Last week privacy commissioners in 10 countries released a public letter to Google about their problems with the release of Buzz (Google has made significant changes to Buzz in the privacy area since its release). In a commentary in the Toronto Star, University of Ottawa law professor Michael wrote that “the joint effort may represent a major step toward the globalization of privacy enforcement … one based on greater cooperation and mutual recognition of common privacy principles.” Not necessarily without teeth, however. Geist adds: “As privacy and data protection commissioners work together on issues with a global impact, they create a new layer of enforcement that could lead to joint investigations and parallel enforcement actions.” Is this a sign of the new kind of multi-party social contract (or world order?) I referred to in my last post
New international layer of privacy cooperation, enforcement?
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NetFamilyNews – by Anne Collier
- Zooming in on social norms (sidebar)
- Beginning of the end of #purge, revenge porn or social cruelty?
- For our kids & ourselves: Presence in a digital age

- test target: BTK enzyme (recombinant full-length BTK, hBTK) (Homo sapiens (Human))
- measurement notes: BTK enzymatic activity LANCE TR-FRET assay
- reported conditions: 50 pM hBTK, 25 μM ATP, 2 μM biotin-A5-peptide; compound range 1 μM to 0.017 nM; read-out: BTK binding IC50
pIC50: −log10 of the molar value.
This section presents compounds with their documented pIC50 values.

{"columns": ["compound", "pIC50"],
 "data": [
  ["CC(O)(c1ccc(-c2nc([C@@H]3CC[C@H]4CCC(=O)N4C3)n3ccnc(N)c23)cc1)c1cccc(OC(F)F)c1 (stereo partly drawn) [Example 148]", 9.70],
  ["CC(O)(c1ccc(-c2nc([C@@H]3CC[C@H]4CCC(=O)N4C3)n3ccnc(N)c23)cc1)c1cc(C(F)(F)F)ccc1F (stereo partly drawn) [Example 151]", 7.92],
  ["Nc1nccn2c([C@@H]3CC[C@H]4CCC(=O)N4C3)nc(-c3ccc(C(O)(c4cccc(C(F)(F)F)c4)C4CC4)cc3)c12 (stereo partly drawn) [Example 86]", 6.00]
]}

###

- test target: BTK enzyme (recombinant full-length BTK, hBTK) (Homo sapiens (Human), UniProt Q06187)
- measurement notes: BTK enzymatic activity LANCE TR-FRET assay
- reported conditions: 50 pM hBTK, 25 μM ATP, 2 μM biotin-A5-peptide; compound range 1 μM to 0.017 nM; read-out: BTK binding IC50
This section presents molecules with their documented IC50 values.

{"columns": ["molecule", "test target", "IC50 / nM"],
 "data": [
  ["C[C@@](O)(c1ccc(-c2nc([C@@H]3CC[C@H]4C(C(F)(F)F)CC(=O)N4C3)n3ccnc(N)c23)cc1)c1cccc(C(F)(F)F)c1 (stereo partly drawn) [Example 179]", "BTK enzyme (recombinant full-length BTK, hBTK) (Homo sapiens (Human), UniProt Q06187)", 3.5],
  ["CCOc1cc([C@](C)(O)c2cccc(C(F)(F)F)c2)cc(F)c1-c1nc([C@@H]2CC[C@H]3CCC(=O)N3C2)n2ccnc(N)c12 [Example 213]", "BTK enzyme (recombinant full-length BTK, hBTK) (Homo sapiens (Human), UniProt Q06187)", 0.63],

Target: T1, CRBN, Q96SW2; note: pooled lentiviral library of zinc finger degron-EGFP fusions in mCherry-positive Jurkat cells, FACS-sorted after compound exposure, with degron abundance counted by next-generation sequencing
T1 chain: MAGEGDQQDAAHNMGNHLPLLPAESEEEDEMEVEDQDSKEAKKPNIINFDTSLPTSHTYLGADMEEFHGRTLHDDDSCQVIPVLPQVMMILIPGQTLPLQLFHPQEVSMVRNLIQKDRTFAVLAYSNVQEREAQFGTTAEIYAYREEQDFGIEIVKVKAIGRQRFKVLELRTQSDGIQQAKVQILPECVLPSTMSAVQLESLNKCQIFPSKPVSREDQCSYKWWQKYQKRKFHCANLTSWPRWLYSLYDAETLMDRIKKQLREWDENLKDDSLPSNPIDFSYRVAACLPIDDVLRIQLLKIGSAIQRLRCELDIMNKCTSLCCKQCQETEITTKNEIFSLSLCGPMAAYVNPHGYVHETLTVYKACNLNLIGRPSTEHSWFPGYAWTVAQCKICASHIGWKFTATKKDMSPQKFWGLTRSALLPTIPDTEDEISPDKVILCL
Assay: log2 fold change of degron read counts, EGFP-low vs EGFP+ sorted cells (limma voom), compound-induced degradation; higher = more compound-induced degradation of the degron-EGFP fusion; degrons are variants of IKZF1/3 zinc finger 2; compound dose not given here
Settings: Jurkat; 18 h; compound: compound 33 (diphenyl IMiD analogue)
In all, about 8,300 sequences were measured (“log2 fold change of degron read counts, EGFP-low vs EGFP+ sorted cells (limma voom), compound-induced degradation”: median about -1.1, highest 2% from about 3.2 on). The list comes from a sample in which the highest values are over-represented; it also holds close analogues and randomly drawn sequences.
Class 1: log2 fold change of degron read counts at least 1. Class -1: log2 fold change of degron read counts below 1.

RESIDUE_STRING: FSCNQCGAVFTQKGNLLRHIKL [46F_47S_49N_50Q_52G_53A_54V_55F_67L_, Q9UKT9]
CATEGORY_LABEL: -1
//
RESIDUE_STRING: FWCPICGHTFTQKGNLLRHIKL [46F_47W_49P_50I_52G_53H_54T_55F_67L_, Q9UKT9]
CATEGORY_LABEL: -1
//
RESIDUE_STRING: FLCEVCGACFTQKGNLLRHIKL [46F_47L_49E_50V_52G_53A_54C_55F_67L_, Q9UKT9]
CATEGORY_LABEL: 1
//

- Manage Net risk but focus more on opportunities: Researchers
- Proposed ‘rightful’ framework for Internet safety
- Social media in Saudi schools … sort of
- Textbook case of what NOT to do in teen sexting cases
- Breadth of videogames’ benefits to kids may surprise
Analysis & News – by Larry Magid
- Safety, security and privacy risks of fitness tracking and ‘quantified self’
- Don’t let stalkers or abusers and creeps track your phone’s location
- Let’s stop persecuting ‘Auschwitz selfie girl’ for smiling at a camera
- EFF launches free Privacy Badger for Firefox and Chrome to block hidden trackers
- Privacy and security tips for newly-minted college students
- Google to stop labeling apps with in-app purchases as ‘free’
- Home automation and ‘Internet of things’ is great — but think about privacy and security
- Time for public to weigh in on ‘net neutrality’